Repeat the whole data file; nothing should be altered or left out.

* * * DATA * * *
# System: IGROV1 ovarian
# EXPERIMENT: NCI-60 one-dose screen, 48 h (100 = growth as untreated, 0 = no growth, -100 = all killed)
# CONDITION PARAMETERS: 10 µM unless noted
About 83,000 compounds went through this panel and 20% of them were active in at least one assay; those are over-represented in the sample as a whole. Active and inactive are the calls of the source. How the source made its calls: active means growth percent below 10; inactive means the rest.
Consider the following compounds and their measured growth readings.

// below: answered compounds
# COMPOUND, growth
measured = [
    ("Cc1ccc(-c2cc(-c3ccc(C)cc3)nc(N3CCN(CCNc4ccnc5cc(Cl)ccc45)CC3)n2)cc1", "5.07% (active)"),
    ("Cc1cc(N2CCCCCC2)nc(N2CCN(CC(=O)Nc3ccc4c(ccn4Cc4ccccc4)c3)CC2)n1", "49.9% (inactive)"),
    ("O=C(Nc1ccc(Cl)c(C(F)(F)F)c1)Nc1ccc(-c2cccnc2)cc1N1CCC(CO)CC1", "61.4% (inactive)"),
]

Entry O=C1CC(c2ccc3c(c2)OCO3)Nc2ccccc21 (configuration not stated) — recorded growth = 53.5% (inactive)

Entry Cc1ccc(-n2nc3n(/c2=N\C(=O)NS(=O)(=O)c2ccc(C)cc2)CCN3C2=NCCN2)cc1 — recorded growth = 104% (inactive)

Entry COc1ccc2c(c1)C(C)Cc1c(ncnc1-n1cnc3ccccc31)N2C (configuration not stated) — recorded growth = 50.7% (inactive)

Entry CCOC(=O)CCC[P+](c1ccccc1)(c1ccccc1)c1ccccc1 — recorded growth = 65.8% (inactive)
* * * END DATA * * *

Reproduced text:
# System: IGROV1 ovarian
# EXPERIMENT: NCI-60 one-dose screen, 48 h (100 = growth as untreated, 0 = no growth, -100 = all killed)
# CONDITION PARAMETERS: 10 µM unless noted
About 83,000 compounds went through this panel and 20% of them were active in at least one assay; those are over-represented in the sample as a whole. Active and inactive are the calls of the source. How the source made its calls: active means growth percent below 10; inactive means the rest.
Consider the following compounds and their measured growth readings.

// below: answered compounds
# COMPOUND, growth
measured = [
    ("Cc1ccc(-c2cc(-c3ccc(C)cc3)nc(N3CCN(CCNc4ccnc5cc(Cl)ccc45)CC3)n2)cc1", "5.07% (active)"),
    ("Cc1cc(N2CCCCCC2)nc(N2CCN(CC(=O)Nc3ccc4c(ccn4Cc4ccccc4)c3)CC2)n1", "49.9% (inactive)"),
    ("O=C(Nc1ccc(Cl)c(C(F)(F)F)c1)Nc1ccc(-c2cccnc2)cc1N1CCC(CO)CC1", "61.4% (inactive)"),
]

Entry O=C1CC(c2ccc3c(c2)OCO3)Nc2ccccc21 (configuration not stated) — recorded growth = 53.5% (inactive)

Entry Cc1ccc(-n2nc3n(/c2=N\C(=O)NS(=O)(=O)c2ccc(C)cc2)CCN3C2=NCCN2)cc1 — recorded growth = 104% (inactive)

Entry COc1ccc2c(c1)C(C)Cc1c(ncnc1-n1cnc3ccccc31)N2C (configuration not stated) — recorded growth = 50.7% (inactive)

Entry CCOC(=O)CCC[P+](c1ccccc1)(c1ccccc1)c1ccccc1 — recorded growth = 65.8% (inactive)